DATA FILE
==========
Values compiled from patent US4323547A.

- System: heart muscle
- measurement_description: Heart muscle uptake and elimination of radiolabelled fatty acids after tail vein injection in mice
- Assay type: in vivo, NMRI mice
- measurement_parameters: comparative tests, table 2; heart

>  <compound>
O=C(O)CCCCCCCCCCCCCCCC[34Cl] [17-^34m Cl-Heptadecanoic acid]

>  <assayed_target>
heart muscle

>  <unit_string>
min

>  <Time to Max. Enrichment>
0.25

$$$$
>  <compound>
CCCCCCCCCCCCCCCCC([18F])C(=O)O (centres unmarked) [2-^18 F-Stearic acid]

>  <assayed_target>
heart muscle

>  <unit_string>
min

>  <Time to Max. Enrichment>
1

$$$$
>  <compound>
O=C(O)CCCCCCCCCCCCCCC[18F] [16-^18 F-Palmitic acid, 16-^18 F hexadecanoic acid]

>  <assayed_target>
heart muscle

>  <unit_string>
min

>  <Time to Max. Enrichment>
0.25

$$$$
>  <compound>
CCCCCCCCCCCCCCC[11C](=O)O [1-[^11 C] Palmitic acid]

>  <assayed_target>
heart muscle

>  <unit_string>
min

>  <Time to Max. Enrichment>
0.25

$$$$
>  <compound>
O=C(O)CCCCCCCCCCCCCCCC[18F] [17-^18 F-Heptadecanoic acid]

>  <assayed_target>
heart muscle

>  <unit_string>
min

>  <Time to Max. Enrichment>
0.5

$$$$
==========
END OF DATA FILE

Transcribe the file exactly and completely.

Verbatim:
Values compiled from patent US4323547A.

- System: heart muscle
- measurement_description: Heart muscle uptake and elimination of radiolabelled fatty acids after tail vein injection in mice
- Assay type: in vivo, NMRI mice
- measurement_parameters: comparative tests, table 2; heart

>  <compound>
O=C(O)CCCCCCCCCCCCCCCC[34Cl] [17-^34m Cl-Heptadecanoic acid]

>  <assayed_target>
heart muscle

>  <unit_string>
min

>  <Time to Max. Enrichment>
0.25

$$$$
>  <compound>
CCCCCCCCCCCCCCCCC([18F])C(=O)O (centres unmarked) [2-^18 F-Stearic acid]

>  <assayed_target>
heart muscle

>  <unit_string>
min

>  <Time to Max. Enrichment>
1

$$$$
>  <compound>
O=C(O)CCCCCCCCCCCCCCC[18F] [16-^18 F-Palmitic acid, 16-^18 F hexadecanoic acid]

>  <assayed_target>
heart muscle

>  <unit_string>
min

>  <Time to Max. Enrichment>
0.25

$$$$
>  <compound>
CCCCCCCCCCCCCCC[11C](=O)O [1-[^11 C] Palmitic acid]

>  <assayed_target>
heart muscle

>  <unit_string>
min

>  <Time to Max. Enrichment>
0.25

$$$$
>  <compound>
O=C(O)CCCCCCCCCCCCCCCC[18F] [17-^18 F-Heptadecanoic acid]

>  <assayed_target>
heart muscle

>  <unit_string>
min

>  <Time to Max. Enrichment>
0.5

$$$$